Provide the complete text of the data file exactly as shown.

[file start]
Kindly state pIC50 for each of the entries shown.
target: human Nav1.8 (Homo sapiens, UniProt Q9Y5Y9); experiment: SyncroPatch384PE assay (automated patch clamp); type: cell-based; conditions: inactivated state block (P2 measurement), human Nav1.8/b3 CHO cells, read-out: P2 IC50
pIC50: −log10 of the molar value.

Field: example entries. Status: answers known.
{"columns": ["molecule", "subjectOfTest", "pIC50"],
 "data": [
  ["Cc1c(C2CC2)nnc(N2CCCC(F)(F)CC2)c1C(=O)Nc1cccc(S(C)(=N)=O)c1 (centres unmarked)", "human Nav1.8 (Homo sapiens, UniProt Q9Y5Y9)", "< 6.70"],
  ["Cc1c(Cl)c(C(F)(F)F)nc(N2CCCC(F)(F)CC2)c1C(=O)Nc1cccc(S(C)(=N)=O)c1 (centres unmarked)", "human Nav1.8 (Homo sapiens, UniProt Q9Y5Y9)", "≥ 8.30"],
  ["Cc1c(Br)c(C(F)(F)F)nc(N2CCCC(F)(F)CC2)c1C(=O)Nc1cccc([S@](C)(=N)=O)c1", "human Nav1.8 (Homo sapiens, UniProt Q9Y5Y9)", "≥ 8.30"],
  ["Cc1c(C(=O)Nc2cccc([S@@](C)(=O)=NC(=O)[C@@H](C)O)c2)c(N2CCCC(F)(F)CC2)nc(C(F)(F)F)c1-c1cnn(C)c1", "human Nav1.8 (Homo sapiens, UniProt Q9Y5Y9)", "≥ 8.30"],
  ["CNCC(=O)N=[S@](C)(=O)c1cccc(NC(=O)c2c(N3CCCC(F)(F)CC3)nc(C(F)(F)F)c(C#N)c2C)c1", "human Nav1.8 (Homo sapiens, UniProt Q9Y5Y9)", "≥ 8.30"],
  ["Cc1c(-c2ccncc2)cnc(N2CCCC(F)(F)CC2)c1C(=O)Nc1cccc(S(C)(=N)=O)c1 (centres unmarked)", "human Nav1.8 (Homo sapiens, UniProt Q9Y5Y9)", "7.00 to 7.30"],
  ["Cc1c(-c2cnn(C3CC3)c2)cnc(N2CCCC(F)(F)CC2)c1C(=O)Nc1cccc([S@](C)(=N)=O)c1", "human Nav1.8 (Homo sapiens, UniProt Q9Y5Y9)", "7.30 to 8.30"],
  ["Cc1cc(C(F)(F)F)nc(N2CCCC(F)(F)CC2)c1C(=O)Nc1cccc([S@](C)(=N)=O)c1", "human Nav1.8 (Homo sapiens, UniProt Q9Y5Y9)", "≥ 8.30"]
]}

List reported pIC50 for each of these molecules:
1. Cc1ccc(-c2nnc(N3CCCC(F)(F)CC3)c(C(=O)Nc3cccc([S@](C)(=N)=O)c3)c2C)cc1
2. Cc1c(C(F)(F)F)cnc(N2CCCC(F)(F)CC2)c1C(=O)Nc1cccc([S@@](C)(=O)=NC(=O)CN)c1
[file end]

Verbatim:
Kindly state pIC50 for each of the entries shown.
target: human Nav1.8 (Homo sapiens, UniProt Q9Y5Y9); experiment: SyncroPatch384PE assay (automated patch clamp); type: cell-based; conditions: inactivated state block (P2 measurement), human Nav1.8/b3 CHO cells, read-out: P2 IC50
pIC50: −log10 of the molar value.

Field: example entries. Status: answers known.
{"columns": ["molecule", "subjectOfTest", "pIC50"],
 "data": [
  ["Cc1c(C2CC2)nnc(N2CCCC(F)(F)CC2)c1C(=O)Nc1cccc(S(C)(=N)=O)c1 (centres unmarked)", "human Nav1.8 (Homo sapiens, UniProt Q9Y5Y9)", "< 6.70"],
  ["Cc1c(Cl)c(C(F)(F)F)nc(N2CCCC(F)(F)CC2)c1C(=O)Nc1cccc(S(C)(=N)=O)c1 (centres unmarked)", "human Nav1.8 (Homo sapiens, UniProt Q9Y5Y9)", "≥ 8.30"],
  ["Cc1c(Br)c(C(F)(F)F)nc(N2CCCC(F)(F)CC2)c1C(=O)Nc1cccc([S@](C)(=N)=O)c1", "human Nav1.8 (Homo sapiens, UniProt Q9Y5Y9)", "≥ 8.30"],
  ["Cc1c(C(=O)Nc2cccc([S@@](C)(=O)=NC(=O)[C@@H](C)O)c2)c(N2CCCC(F)(F)CC2)nc(C(F)(F)F)c1-c1cnn(C)c1", "human Nav1.8 (Homo sapiens, UniProt Q9Y5Y9)", "≥ 8.30"],
  ["CNCC(=O)N=[S@](C)(=O)c1cccc(NC(=O)c2c(N3CCCC(F)(F)CC3)nc(C(F)(F)F)c(C#N)c2C)c1", "human Nav1.8 (Homo sapiens, UniProt Q9Y5Y9)", "≥ 8.30"],
  ["Cc1c(-c2ccncc2)cnc(N2CCCC(F)(F)CC2)c1C(=O)Nc1cccc(S(C)(=N)=O)c1 (centres unmarked)", "human Nav1.8 (Homo sapiens, UniProt Q9Y5Y9)", "7.00 to 7.30"],
  ["Cc1c(-c2cnn(C3CC3)c2)cnc(N2CCCC(F)(F)CC2)c1C(=O)Nc1cccc([S@](C)(=N)=O)c1", "human Nav1.8 (Homo sapiens, UniProt Q9Y5Y9)", "7.30 to 8.30"],
  ["Cc1cc(C(F)(F)F)nc(N2CCCC(F)(F)CC2)c1C(=O)Nc1cccc([S@](C)(=N)=O)c1", "human Nav1.8 (Homo sapiens, UniProt Q9Y5Y9)", "≥ 8.30"]
]}

List reported pIC50 for each of these molecules:
1. Cc1ccc(-c2nnc(N3CCCC(F)(F)CC3)c(C(=O)Nc3cccc([S@](C)(=N)=O)c3)c2C)cc1
2. Cc1c(C(F)(F)F)cnc(N2CCCC(F)(F)CC2)c1C(=O)Nc1cccc([S@@](C)(=O)=NC(=O)CN)c1